Phil Moore (jazz musician)

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Phil Moore
Phil Moore and John O. Levy, c. 1947
Phil Moore and John O. Levy, c. 1947
Background information
Born(1918-02-20)February 20, 1918
Portland, Oregon, U.S.
DiedMay 13, 1987(1987-05-13) (aged 69)
Los Angeles, Calilfornia
GenresJazz, swing
Occupation(s)Musician
Instrument(s)Piano

Phil Moore (February 20, 1918 – May 13, 1987) was an American jazz pianist, arranger, and bandleader.

Biography[edit]

Moore was orphaned and placed in a county hospital in Portland, Oregon. He attended the Cornish School and the University of Washington in Seattle. When Moore was 13, he played piano at speakeasies[1] and small venues in Portland.[2]

Later, he supported Lena Horne, Frank Sinatra,[3] Bobby Short, Marshal Royal, Irving Ashby,[4] Julie Wilson, Gene Sedric,[5] Les Hite, and Helen Gallagher.[6] He arranged big-band music for the Tommy Dorsey and Harry James orchestras.[7]

In 1946, he played the role of a band leader in a short B movie, Stars on Parade.[8] About this time, his relationship with Dorothy Dandridge helped bring her success in a nightclub singing career.[9] Moore served as vocal coach for other performers in Hollywood, including Marilyn Monroe.[10]

Phil Moore worked at MGM and Paramount studios as an arranger. He worked on scores for over 30 films, although rarely received a screen credit; it has been speculated that this was due to his race.[citation needed] These included Ziegfeld Girl, Dumbo, Three Cheers for the Boys, Panama Hattie, Presenting Lily Mars, Cabin in the Sky, the 1944 production of Kismet, and This Gun for Hire.[11]

During the late 1940s, Moore toured with his group, the Phil Moore Four: Milt Hinton (bass), Marty Wilson (drums), Johnny Letman (trumpet), and Jimmy Lyons (saxophone or guitar). He recorded for RCA Victor [with Doles Dickens (bass), Walter Bishop (drums), Edward Leroy Gibbs (guitar), and Remo Palmieri (electric guitar)], Musicraft [w/Doles Dickens or John Levy (bass), Walter Bishop (drums), unknown (guitar), and Johnny Letman (trumpet)], and Black & White Records [w/Billy Hadnott (bass), Lee Young (drums), and Irving Ashby (electric guitar)] during this time.

He was a movie industry vocal and stagecraft grooming coach in the early careers of many, most notably Dorothy Dandridge and Marilyn Monroe. From the late 1950s he gained, and maintained until his death, a wide commercial reputation in the grooming and coaching of aspiring black and white singers, starting a school in New York named "For Singers Only."[12]

In 1953, he recorded two bebop Christmas songs for RCA Victor — "Blink Before Christmas" and "Chinchy Old Scrooge".[13] Created in the heyday of the "beat" era, these songs were thick with 1950s hipster slang, in the style of jazz-based pre-rap songs. This recording has become a rare collector's item.[14]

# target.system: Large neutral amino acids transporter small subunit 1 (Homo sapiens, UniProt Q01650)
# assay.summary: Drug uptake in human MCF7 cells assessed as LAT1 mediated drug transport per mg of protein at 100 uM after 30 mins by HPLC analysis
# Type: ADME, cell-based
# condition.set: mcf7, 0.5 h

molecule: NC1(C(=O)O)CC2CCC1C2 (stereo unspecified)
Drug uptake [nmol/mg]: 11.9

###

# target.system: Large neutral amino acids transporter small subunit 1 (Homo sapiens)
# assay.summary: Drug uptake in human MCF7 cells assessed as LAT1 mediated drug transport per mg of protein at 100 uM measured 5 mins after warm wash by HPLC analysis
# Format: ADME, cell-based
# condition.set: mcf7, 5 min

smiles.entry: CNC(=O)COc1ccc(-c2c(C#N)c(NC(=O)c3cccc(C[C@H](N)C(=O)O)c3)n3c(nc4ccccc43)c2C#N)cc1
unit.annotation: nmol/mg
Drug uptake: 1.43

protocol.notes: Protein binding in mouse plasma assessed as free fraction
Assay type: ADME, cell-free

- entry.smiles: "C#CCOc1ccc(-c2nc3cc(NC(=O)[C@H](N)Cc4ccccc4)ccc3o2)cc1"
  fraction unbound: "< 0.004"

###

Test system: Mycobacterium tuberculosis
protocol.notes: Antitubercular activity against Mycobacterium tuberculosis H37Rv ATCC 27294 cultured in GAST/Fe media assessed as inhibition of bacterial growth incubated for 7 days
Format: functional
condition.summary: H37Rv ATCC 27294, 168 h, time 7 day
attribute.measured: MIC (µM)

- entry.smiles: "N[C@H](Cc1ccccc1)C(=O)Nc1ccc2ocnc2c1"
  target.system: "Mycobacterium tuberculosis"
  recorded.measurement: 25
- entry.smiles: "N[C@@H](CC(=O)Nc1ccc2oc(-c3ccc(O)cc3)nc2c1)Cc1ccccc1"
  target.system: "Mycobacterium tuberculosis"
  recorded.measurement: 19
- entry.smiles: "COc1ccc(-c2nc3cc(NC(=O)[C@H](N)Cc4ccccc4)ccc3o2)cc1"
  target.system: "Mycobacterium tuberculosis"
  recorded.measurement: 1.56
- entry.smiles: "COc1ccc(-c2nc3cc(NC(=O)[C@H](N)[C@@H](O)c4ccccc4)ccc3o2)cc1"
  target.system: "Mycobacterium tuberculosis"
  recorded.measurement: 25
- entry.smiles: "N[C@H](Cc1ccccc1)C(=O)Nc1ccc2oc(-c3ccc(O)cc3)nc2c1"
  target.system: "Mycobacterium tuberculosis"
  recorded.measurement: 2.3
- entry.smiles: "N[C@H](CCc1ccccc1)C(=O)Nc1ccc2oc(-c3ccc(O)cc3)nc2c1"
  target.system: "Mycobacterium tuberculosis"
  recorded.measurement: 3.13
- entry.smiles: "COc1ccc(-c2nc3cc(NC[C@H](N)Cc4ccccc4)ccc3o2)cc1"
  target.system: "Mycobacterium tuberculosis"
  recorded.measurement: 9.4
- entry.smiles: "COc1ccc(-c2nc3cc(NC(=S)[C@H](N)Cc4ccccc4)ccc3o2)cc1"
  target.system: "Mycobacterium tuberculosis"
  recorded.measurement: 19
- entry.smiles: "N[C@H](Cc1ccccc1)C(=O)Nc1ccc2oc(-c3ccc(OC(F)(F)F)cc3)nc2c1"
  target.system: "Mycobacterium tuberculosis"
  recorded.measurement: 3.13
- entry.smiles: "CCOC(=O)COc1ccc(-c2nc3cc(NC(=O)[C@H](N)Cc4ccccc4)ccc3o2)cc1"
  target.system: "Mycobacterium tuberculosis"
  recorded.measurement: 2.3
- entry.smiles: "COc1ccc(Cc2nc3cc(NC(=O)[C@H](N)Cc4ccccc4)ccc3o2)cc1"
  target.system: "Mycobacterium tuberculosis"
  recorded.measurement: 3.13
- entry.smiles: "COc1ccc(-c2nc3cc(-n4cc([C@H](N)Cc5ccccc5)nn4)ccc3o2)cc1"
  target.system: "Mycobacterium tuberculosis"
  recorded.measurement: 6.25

Moore died on May 13, 1987 in Los Angeles, California, aged 69.

Discography[edit]

As leader[edit]

  • Dance and Dream with Phil Moore at the Piano, Volume 1 (Black & White, 1946) – 78rpm 4-disc album set.
  • Eventide: Phil Moore Orchestra (Discovery, 1949) – 10" LP.
  • Reminiscing: Phil Moore at the Piano (Discovery, 1949) – 10" LP.
  • Music for Moderns (Clef, recorded 1947, released 195?)[15]
  • Fantasy for Girl and Orchestra (Verve, recorded 1947, released 1956)[16]
  • Portrait of Leda [w/Leda Annest] (Columbia, 1958)
  • Polynesian Paradise (Strand, 1959)
  • Moore's Tour: An American in England (MGM, 1959)
  • New York Sweet (Mercury, 1963)[17]

As sideman[edit]

With Gil Fuller

References[edit]

  1. ^ Bright Boulevards, Bold Dreams: The Story of Black Hollywood by Donald Bogle (Random House, Inc., 2009) chapter: Phil Moore: The Man Who Made Music, pg 88
  2. ^ Only The Strong Survive: Memoirs of a Soul Survivor/ Jerry Butler & Earl Smith Indiana University Press, 2000, pp. 87–88
  3. ^ Luiz Carlos do Nascimento Silva. Put Your Dreams Away: A Frank Sinatra Discography (Greenwood Publishing Group, 2000) pg 164
  4. ^ Marshal Royal: Jazz Survivor by Marshall Royal and Claire Gordon, (Continuum International Publishing Group, 2001) pg 83
  5. ^ John Chilton, Who's Who of Jazz: Storyville to Swing Street, pg 296
  6. ^ The Biographical Encyclopedia of Jazz, Leonard Feather, page 573
  7. ^ Obituary [1], The New York Times, May 19, 1987.
  8. ^ American Film Institute Catalog by Alan Gevinson (University of California Press, 1997) pg 1341
  9. ^ Everything and Nothing: The Dorothy Dandridge Tragedy by Dorothy Dandridge and Earl Conrad, (Harper Collins 2000) pg 83-85
  10. ^ Dorothy Dandridge: A Biography by Donald Bogle, (Amistad 1999)
  11. ^ Bright Boulevards, Bold Dreams: The Story of Black Hollywood By Donald Bogle (Random House, Inc., 2009) pg 113
  12. ^ Moore, Phil (November 1960). link to .> Ebony Magazine November 1960 .<. pp. 120–123.
  13. ^ Billboard Magazine, Nov 28, 1953, pg 37
  14. ^ "Archived copy". Archived from the original on 2010-02-18. Retrieved 2010-10-04.{{cite web}}: CS1 maint: archived copy as title (link)
  15. ^ Togashi, Nobuaki; Matsubayashi, Kohji; Hatta, Masayuki. "Clef Records Catalog 600 series". jazzdisco.org. Retrieved 2012-08-04.
  16. ^ Togashi, Nobuaki; Matsubayashi, Kohji; Hatta, Masayuki. "Verve Records Catalog Popular 2000 series". jazzdisco.org. Retrieved 2012-08-04.
  17. ^ Togashi, Nobuaki; Matsubayashi, Kohji; Hatta, Masayuki. "Mercury Records Catalog 20700/60700 series". jazzdisco.org. Retrieved 2012-08-04.

External links[edit]